27 Mar More About Staying at Home
I know these are hard times for freelance interpreters. Most of us are used to going out, seeing people, talking… a lot! Then coming home and being quiet while we decompress from a day of other people’s misfortunes and even traumas. Freelance translators? Maybe not so much. Many of us are used to staying at home where it’s quiet and we can think clearly before committing a word to a page. We can be happy just looking out the window as the world goes by without us in it, because our world is mostly inside: inside our homes or even inside our heads.
PJs have their moments
I notice a lot of freelancers posting about spending their days in their PJs, and even saw a morning news show the other day with the hosts broadcasting from their respective homes… in their PJs! I then saw a retired astronaut who was alone in space for 520 days and gave some very good advice about the things we should do while we are under “Stay at Home” orders. Staying in your PJs all day was not one of them, trust me.
As a freelancer myself, also semi-retired—which means I do get to spend a lot more time at home than I would, were I not retired—I find that if I do not get dressed as soon as I get up in the morning, I feel as though my day has not started. Even if I have nothing on my agenda for that day, changing from my PJs to some other comfortable clothes when I’m staying home makes me feel energized and ready to get going with my day. I always find something to do, whether it’s catching up with old projects I haven’t been able to complete, or maybe starting a new one inspired by something someone said or did that morning.
It’s time to connect or reconnect
There are tons of articles I never seem to find the time to read, which now I will have plenty of time to read, and maybe even incorporate into some future paper or presentation. I also have baseboards in my house that need painting, and weeds in my yard that need to be pulled out. If I browse on YouTube I bet there’s going to be hundreds of videos I can watch to learn a new craft, or Yoga, or how to play a musical instrument. I may even learn how to create a video of my own that I can share with my fellow interpreters and translators, or just my family.
Yes, you now have time to reconnect with family and old friends. Even if you are not fond of lengthy telephone conversations, you can text them, or send a message through one of the other means like WhatsApp or Facebook Messenger, which most people have nowadays. Send audio messages, just for fun. I have a group of friends on WhatsApp recently sharing songs, a capella. It’s been fun, and just another way to stay connected with the “outside world”.
This is also the time to use your imagination and come up with ideas for activities that can make you a better interpreter or translator. Maybe even activities that can improve the profession on a larger scale. Do you like to work with legislators? This may be the perfect opportunity to start a campaign for needed changes in our profession. Do you have a good relationship with judges in your courthouse? How about getting some remote interpreting training going for all the stakeholders: judges, attorneys, court personnel, and interpreters? “Stay Home” does not mean you can’t network with colleagues and create workgroups for these projects.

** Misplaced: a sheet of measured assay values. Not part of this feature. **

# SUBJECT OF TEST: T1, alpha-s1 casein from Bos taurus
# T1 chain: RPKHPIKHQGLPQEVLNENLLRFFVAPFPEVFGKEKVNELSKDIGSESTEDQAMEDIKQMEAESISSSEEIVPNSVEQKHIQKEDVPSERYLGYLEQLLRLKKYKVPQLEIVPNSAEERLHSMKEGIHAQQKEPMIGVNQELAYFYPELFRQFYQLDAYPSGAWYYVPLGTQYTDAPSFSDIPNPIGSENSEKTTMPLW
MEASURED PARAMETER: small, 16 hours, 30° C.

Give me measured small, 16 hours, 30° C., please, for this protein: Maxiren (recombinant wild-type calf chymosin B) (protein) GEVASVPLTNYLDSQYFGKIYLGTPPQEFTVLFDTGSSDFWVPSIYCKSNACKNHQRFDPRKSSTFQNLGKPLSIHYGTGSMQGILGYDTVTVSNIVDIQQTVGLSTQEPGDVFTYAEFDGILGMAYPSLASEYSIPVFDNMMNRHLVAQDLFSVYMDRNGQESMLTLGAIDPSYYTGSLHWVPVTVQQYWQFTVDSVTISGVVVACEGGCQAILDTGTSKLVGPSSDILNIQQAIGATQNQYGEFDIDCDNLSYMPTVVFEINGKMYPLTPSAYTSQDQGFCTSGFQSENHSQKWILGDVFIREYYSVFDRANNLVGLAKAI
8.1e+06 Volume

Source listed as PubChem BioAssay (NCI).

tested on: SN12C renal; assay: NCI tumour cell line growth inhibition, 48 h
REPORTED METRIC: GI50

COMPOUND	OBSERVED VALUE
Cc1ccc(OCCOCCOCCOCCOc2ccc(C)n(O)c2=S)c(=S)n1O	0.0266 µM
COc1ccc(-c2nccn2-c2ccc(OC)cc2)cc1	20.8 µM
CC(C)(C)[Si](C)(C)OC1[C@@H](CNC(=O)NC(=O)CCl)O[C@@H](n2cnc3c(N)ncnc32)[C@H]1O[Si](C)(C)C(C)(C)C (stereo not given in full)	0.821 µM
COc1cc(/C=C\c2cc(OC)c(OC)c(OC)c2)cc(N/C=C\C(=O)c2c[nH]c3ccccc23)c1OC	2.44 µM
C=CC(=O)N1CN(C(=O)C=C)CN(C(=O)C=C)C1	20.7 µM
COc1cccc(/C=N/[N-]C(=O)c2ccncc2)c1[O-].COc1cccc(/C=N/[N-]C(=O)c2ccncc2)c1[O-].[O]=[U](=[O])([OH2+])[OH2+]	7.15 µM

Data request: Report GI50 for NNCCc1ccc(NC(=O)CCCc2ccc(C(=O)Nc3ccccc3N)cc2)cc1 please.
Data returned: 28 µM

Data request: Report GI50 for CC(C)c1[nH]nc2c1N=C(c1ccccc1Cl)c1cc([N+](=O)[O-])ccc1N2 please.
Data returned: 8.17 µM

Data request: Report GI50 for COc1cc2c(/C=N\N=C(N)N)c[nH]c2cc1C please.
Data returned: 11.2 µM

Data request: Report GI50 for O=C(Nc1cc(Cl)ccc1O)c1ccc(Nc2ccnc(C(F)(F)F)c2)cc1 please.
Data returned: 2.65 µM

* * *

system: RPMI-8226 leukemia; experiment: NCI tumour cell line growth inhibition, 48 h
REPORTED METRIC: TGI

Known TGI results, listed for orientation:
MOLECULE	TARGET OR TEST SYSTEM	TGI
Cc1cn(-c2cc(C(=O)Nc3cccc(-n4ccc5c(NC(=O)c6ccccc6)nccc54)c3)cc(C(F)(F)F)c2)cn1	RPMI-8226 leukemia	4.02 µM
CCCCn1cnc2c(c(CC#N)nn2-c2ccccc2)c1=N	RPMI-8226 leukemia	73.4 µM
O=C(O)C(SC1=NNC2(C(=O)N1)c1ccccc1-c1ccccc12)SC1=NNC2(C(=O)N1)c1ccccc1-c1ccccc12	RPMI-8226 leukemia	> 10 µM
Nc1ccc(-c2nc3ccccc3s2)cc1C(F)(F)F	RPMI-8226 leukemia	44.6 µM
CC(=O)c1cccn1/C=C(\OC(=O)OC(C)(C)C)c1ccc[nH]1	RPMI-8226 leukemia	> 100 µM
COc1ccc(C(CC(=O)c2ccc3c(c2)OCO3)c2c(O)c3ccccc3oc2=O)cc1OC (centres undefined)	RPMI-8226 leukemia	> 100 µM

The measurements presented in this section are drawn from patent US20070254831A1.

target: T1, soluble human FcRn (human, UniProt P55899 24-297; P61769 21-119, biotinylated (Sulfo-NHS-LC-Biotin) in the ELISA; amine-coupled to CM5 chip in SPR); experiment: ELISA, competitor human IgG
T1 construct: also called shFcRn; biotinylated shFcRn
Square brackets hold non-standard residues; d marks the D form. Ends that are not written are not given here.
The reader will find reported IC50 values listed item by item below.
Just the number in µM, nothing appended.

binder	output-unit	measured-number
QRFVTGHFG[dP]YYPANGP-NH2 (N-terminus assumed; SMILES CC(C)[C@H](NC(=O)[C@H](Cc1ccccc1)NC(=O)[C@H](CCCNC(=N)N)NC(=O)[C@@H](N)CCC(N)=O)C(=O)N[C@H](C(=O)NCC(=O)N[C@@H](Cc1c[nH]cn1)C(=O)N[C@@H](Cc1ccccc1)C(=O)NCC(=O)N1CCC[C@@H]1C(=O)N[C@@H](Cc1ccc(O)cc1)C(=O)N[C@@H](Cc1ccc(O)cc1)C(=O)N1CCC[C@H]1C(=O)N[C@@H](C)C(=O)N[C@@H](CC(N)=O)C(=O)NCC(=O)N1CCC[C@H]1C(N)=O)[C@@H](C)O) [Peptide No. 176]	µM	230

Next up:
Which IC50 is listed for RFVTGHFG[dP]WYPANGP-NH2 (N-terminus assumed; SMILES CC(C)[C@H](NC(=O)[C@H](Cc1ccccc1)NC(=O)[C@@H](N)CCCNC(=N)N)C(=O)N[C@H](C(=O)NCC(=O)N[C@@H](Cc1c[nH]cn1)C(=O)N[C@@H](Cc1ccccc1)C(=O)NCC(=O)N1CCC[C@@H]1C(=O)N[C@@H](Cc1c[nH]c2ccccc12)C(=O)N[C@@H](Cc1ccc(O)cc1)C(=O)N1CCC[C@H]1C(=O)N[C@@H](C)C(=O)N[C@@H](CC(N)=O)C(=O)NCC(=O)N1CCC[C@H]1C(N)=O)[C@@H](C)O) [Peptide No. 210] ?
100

That was one of the things retired astronaut Scott Kelly gave: stay connected! He also mentioned taking up a hobby, having activities that are fun, even keeping a balanced schedule if you have work to do—for those who can still work from home. Exercise if you can, either going for a walk or following an exercise routine at home.
Have you found the silver lining?
I am going to take time to catch up with my emails and delete the thousands that are just cluttering my inbox because now I can. I have time to send all those “unsubscribe” emails, too, for all the junk emails I get. But have you noticed how many free webinars and conferences are being offered for interpreters and translators right now? Talk about a silver lining! Of course, if you are like me and get your time zones and dates confused (because now it’s hard to remember what day of the week it is), take a few minutes to figure out time zones when you get these announcements and then add reminders to your phones, or calendars, or wherever it is you keep track of what you need to do each day.
Of course, I do want to keep up with the news, but that can be way too stressful. A lot of people who are normally nice are becoming ugly and belligerent for no apparent reason. It’s the “fight or flight” syndrome, according to psychologists. So news about CoVid-19 need to be rationed, like the food at the grocery stores.
This is my optimistic take on the impact the current CoVid-19 pandemic is having on the interpreting and translating professions. I know there is plenty of negative impacts that have been identified, but there are also plenty of other people addressing those. My hope is that you all will strike a balance and find ways to make this work for you. “We don’t grow when things are easy; we grow when we face challenges.” (Anonymous)
Janis Palma has been a federally certified English<>Spanish judiciary interpreter since 1981. She worked as an independent contractor for over 20 years in different states. Her experience includes conference work in the private sector and seminar interpreting for the U.S. State Department.
Janis joined the U.S. District Courts in Puerto Rico as a full-time staff interpreter in April 2002. She has been a consultant for various higher education institutions, professional associations, and government agencies on judiciary interpreting and translating issues. She is a past president of the National Association of Judiciary Interpreters and Translators. Contact: firstname.lastname@example.org